As sales of SUVs and pickups continue to fall, automakers carefully tailor their marketing and incentive efforts region by region
Bad as U.S. light-truck sales were in 2007, they have taken a steep turn for the worse in 2008.
Total light-duty truck sales fell 2.3%, to about 8.8 million, in 2007, but dropped 12.1% in the first quarter of 2008 vs. the year-ago quarter, to about 2.1 million, according to AutoData of Woodcliff Lake, N.J. Within that number, the move has accelerated away from traditional pickups and SUVs and into more fuel-efficient, car-based crossovers.
One outcome is that automakers are scrambling to tailor their marketing and incentive efforts region by region. Ford (F), Toyota (TM), and other competitors change their offers and their advertising weight to meet regional conditions.
In areas of the country where truck sales remain relatively strong, like Texas, additional advertising and marketing money can be a better investment than in depressed markets. Beyond a certain point in a down market, demand is limited to people with a practical need to replace a worn-out vehicle. They may need help with a trade-in allowance or a down payment, but they have a practical need to buy. Advertising could have little effect.
In a similar way, politicians may ignore the people whose minds they can't change and spend most of their marketing and advertising efforts to sway the undecided, where the money will do the most good. To mix metaphors, in those markets where there is still some demand for trucks, there are people in the "undecided" column.
"In Texas, you will get more bang than you will in other markets," says George Pipas, U.S. sales analysis manager for Ford Motor.
The Housing Effect
The truck markets that are hardest hit are those most affected by the burst housing bubble, like Florida and California; plus other regionally depressed areas, like the Gulf Coast, still recovering from Hurricane Katrina; or industrial Michigan, where the Detroit Three themselves are cutting tens of thousands of jobs, creating a widespread ripple effect.
For instance, in a list of 215 U.S. markets, SUV registrations fell the most in the Biloxi-Gulfport (Miss.) area, down 15.5% in 2007 vs. 2006, according to R.L. Polk. The next-worst market was Flint-Saginaw-Bay City, Mich. The Miami-Fort Lauderdale market was the biggest market near the bottom of the list, with SUV registrations down 8.1% in 2007.
"The markets that are feeling housing pressure are taking almost all the brunt of any decline in full-size [pickup] trucks and SUVs," says Jim Farley, group vice-president, marketing and communications, for Ford.
Farley adds that in some slow markets, in response to falling trade-in values for full-size pickups and medium and full-size SUVs, Ford has redirected its incentive money into cash-back incentives, as opposed to low interest rates. The cash is aimed at helping customers who are "upside-down." That is, they owe more on the trade-in than it's worth. The customer has to borrow more if possible or come up with more cash.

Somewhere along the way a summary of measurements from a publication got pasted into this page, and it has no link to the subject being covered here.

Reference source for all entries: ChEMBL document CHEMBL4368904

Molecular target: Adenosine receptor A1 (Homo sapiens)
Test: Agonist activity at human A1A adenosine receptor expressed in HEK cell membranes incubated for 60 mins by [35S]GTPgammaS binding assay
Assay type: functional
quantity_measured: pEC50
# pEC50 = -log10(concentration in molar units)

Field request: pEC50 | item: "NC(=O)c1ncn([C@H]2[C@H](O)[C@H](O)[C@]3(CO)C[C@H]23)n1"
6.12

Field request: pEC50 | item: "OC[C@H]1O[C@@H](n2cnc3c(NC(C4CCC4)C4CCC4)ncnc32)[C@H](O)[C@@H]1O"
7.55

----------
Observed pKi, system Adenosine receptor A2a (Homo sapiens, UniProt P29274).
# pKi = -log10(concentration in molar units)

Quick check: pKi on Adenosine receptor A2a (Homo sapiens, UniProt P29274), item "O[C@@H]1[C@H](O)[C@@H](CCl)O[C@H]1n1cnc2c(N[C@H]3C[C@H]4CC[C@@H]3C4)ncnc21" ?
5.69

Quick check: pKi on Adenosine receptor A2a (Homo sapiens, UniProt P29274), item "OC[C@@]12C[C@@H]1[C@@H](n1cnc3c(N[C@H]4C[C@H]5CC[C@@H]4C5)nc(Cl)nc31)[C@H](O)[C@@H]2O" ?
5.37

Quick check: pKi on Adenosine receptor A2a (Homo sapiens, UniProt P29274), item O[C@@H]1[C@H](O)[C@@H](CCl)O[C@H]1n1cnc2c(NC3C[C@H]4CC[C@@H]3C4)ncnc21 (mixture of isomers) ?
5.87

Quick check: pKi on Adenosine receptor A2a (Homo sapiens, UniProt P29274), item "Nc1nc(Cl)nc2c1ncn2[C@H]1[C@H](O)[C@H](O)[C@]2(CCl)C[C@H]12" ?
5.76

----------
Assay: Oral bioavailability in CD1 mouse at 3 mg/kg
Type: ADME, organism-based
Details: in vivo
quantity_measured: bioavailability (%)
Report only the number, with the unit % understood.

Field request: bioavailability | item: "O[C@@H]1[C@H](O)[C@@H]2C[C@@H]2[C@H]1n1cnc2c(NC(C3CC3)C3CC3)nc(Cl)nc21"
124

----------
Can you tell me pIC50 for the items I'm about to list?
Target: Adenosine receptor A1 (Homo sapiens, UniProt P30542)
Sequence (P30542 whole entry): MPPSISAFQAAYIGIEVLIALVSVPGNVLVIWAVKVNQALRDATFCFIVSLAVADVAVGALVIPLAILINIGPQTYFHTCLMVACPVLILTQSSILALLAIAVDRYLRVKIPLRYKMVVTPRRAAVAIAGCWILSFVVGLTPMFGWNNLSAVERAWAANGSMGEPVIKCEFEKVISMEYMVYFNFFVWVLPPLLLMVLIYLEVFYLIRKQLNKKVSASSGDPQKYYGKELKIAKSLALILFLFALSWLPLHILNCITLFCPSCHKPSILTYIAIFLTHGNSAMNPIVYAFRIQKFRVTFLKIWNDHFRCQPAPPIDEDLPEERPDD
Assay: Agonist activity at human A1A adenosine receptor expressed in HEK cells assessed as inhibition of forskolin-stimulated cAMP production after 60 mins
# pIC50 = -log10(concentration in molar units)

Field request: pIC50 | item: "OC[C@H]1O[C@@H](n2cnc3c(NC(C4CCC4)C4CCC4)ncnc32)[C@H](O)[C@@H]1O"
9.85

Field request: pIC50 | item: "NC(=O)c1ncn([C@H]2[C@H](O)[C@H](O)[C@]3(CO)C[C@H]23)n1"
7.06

"Help with the Trade-In"
"What we see so far is that in geographies where customers are more under pressure, the more effective [incentive] programs are going to cash, to help with the trade-in value. In the Carolinas, the Orlandos of the world, we are starting to set the effectiveness of those programs that give the customer a little cash to help with the trade-in value," he said in an Apr. 1 conference call with auto analysts and reporters.
In contrast, SUV registrations increased last year in markets such as Harlingen-Brownsville-Weslaco-McAllen, Tex., according to Polk. Houston, with SUV sales up 20.3%, was the biggest market near the top of the list of most-improved SUV sales, the data say.
Even in those markets where SUVs and pickups sold relatively well in 2007, the key word is "relative," Pipas says.
"The large-SUV market in Texas has always been greater than any other. But again, I'm speaking relatively. Contrasted with three or four years ago, the market is down," he says.
SUV registrations peaked in 2004 at just over 4 million, according to Polk. That includes what Polk considers mini-SUVs, like the Jeep Wrangler; mid-size SUVs like the Ford Explorer; and full-size SUVs like the Tahoe. In 2007 the segment was about 3.8 million, Polk says. From 2006 to 2007, full-size SUV registrations fell about 10%, while smaller SUVs improved.
From Bad to Worse
But as the U.S. economy has soured into 2008 and gas prices have continued to climb, the sales downturn has gotten worse for truck segments that were down already, like large SUVs and large pickups. Not only that, the downturn now extends to truck segments that had been doing O.K., especially small SUVs like the Wrangler, the Toyota FJ Cruiser, and the Nissan Xterra.
Small SUV sales posted a 19.3% increase in 2007, to 327,191, according to AutoData. But in 2008, small SUVs were off 29.4%, to 60,998, year-to-date through March.
Luxury SUVs, which outperformed large and mid-size SUVs from nonluxury brands in 2007, have also taken a turn for the worse in 2008, although they are still better off than most nonluxury truck segments. AutoData said luxury SUV sales fell 2.7% in 2007, but the segment fell 7.7% in the first quarter, versus the year-ago quarter.
Bob Carter, Toyota Div. group vice-president and general manager, said in an Apr. 1 conference call that Toyota underestimated demand for the highest trim and equipment levels for the new Sequoia SUV.
"We under-forecast what demand is, on the top level," he said. The thing is, while Sequoia sales increased 13.1% in the first quarter, Toyota sold only 7,850 units. That's not a drop in the bucket in terms of the industry truck downturn.
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